Each campaign really does have a different look and feel. Partly, it’s the settings – there’s a real contrast between the icy wilds of Lithuania and the arid desert of the Holy Land, and between the green fields of England and the humid jungles of South America. Mostly, however, it comes down to the factions involved, in the strengths they boast and the limitations that constrain them. For example, the English might have numerical superiority, but as their commander you find yourself constantly ‘fire fighting’ in Wales and Ireland, leaving you at risk should either Scotland rebel or your own Barons get ideas. As a result, you need to keep both the Scottish faction and the Barons happy in the early portion of the game or spread yourself too thin. Alternatively, if you fancy doing the Braveheart thing and fighting for the Scots or the Welsh, then you need to maintain a steady momentum of attack or find yourself stomped by superior English forces. You won’t spend so much time managing your cities and build queues, but you will face a considerable uphill struggle.
The Crusades, meanwhile, are complicated because they’re such a free-for-all. In military terms, it’s a great clash of cultures between the swift, hit-and-run tactics of the Turks and Egyptians and the heavy-duty infantry and cavalry of the knights. However, as either the Kingdom of Jerusalem or the Principality of Antioch, the economic side is a nightmare, and you’re constantly under attack from Egyptian or Turkish forces. The only way to avoid a continual battle just to maintain a foothold is to keep building steadily, complete your missions like a good boy, and keep things sweet with the holy orders, who provide a reliable source of superior fighting units. Throw in guilds of assassins and the opportunistic Byzantine forces – who have a nice line in low-tech flame-throwers – and you really need to keep on your toes in this one.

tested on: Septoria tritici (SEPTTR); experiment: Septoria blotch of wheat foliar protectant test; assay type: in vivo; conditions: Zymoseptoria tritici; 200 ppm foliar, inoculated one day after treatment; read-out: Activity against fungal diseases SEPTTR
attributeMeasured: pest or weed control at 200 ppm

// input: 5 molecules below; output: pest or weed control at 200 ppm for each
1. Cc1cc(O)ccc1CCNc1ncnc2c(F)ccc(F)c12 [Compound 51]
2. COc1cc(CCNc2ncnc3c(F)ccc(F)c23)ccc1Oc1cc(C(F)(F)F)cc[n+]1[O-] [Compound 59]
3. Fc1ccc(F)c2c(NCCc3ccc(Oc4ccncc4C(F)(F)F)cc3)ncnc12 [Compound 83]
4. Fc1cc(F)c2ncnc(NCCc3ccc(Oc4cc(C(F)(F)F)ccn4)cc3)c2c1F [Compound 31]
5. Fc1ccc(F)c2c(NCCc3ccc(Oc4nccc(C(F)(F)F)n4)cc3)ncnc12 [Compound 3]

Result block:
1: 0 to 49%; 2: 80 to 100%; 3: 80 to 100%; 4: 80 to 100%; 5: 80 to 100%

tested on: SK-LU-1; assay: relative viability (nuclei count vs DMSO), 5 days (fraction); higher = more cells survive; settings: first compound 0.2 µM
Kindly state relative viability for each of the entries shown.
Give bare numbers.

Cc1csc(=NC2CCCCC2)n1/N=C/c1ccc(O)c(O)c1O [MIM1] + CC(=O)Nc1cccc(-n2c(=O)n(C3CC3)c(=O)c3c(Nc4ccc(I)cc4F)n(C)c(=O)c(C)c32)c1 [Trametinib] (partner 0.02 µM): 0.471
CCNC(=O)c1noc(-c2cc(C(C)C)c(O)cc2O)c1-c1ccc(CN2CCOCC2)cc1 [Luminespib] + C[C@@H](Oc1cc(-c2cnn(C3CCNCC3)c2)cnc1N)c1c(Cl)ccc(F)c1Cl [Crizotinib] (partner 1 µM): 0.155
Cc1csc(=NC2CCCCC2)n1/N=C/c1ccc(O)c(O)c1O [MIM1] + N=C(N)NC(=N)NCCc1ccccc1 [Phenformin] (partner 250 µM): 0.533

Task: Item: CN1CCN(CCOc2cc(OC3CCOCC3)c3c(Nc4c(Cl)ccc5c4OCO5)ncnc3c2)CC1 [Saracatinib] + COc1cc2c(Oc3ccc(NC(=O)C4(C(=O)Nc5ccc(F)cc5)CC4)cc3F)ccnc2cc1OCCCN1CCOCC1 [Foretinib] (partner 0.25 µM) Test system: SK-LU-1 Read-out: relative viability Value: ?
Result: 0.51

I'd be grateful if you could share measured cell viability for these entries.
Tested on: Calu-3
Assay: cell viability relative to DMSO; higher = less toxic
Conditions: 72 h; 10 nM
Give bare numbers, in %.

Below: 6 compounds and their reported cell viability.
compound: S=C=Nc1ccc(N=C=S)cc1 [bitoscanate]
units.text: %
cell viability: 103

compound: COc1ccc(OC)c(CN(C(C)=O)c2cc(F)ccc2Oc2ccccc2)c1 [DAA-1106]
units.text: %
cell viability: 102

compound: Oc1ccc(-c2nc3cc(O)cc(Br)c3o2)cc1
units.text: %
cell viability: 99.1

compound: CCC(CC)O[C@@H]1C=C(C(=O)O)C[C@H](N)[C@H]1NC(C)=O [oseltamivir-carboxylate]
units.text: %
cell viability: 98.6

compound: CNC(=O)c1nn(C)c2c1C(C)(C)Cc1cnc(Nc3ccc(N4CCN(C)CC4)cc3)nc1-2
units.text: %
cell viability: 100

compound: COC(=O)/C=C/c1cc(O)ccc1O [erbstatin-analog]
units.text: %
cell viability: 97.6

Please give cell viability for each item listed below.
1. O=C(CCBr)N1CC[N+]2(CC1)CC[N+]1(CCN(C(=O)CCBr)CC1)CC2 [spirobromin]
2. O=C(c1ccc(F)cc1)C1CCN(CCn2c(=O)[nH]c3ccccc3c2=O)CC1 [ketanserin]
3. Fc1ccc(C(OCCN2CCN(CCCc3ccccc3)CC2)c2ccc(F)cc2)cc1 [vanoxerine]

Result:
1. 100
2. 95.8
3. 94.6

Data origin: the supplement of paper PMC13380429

America represents an even bigger clash of cultures. On the one hand, the Conquistadors should have the upper hand. They have muskets, armour and heavy artillery, and strong naval units to distribute them along the coast. However, they also have a weak starting position, and are reliant on favour from the Spanish motherland to keep building resources and units. The Mayans, by contrast, have no decent technology and never will have, but what they do have is sheer weight of numbers. Throw enough ferocious jaguar warriors, javelin-throwers and – best of all – hornet throwers at the Spaniards and they’ll soon drop their muskets and run off back to their ships.
All of this is going to keep those of you who love the campaign mode very happy. This remains a complex game, requiring management of large numbers of units, various resources, a whole roster of priests, generals, merchants, spies and assassins, and at times it can be a bit like trying to play Civilization and Command and Conquer simultaneously. Having not played Total War for a while, I must admit that panic set in within minutes of starting my first campaign, and it took me a couple of hours to settle back into the stately rhythm of the activity on the campaign map, then grow accustomed to the speed of action in the battle scenes. Still, given that time I found myself totally absorbed in that dangerous “I haven’t checked the clock but I’m sure it’s just past 3am and I have work in the morning” sort of way.